“Salt-in-Fiber” Electrolyte Enables High-Voltage Solid-State Supercapacitors

Author's Department

Energy Materials Laboratory

All Authors

Loujain G. Ghanem, Basamat S. Shaheen, Nageh K. Allam

Document Type

Research Article

Publication Date



The design of functional solid electrolytes is crucial to develop flexible nonsealing supercapacitors for lightweight, wearable, and portable electronics. Herein, an innovative method was used to fabricate LiCl electrospun electrolyte. A solid-state supercapacitor was assembled using LiCl-containing nanofibers as both an electrolyte and separator, and commercial activated carbon as the positive and negative electrodes, respectively. The morphology and chemical composition of the novel electrolyte was revealed using scanning electron microscopy, energy-dispersive X-ray, Fourier transform infrared, and Brunauer–Emmett–Teller analyses. The electrochemical properties of the solid-state supercapacitor were characterized by cyclic voltammetry, galvanostatic charge–discharge, and electrochemical impedance spectroscopy techniques. Additionally, the performance of the supercapacitor device with the nanofiber electrolyte was compared with that of the aqueous electrolyte-based and hydrogel-based devices. The supercapacitor with the LiCl nanofiber electrolyte exhibited an extended potential window of 2.3 V compared to 1.8 V for the aqueous-based device and 2 V for the hydrogel-based device. Consequently, the specific capacitance and energy density were increased by 9.6 and 44.6%, respectively, when both devices are measured at 1 A/g.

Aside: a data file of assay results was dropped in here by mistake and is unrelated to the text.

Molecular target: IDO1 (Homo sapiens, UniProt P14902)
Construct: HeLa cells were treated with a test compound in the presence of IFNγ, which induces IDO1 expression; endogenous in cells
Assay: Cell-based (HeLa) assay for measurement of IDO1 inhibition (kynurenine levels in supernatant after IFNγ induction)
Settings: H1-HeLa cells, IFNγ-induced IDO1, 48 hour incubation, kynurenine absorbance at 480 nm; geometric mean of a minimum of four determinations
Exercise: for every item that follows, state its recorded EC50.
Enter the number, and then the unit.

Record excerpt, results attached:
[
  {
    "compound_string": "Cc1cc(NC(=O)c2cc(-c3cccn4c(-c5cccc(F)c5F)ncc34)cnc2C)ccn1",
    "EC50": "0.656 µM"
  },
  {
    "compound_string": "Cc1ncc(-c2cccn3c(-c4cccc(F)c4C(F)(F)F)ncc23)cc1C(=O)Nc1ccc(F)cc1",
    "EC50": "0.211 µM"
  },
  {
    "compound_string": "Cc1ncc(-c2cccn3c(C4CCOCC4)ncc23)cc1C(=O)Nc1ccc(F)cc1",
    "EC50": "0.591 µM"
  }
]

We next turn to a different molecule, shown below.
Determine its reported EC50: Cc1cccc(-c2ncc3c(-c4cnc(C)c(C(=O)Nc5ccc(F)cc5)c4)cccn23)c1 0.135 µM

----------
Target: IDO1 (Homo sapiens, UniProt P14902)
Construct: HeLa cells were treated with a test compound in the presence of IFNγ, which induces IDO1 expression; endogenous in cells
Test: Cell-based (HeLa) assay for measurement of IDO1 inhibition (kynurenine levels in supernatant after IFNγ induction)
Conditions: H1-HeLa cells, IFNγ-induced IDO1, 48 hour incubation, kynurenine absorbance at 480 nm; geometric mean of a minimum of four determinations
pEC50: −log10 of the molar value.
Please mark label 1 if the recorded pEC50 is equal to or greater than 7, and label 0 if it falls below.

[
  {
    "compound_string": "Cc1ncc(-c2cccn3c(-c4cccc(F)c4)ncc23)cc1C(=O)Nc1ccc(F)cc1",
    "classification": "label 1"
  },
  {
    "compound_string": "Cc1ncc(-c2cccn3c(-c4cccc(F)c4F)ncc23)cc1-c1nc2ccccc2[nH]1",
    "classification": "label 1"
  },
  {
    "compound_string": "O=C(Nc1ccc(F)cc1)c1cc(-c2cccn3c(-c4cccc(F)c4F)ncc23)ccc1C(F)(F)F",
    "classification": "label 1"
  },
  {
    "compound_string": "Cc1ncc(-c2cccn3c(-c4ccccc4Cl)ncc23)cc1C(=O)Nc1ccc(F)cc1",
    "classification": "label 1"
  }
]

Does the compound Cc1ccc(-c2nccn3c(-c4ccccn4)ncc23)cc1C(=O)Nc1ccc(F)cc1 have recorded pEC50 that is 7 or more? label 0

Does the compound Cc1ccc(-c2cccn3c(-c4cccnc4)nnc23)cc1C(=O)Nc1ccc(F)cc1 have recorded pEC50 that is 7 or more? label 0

First Page


Last Page


This document is currently not available here.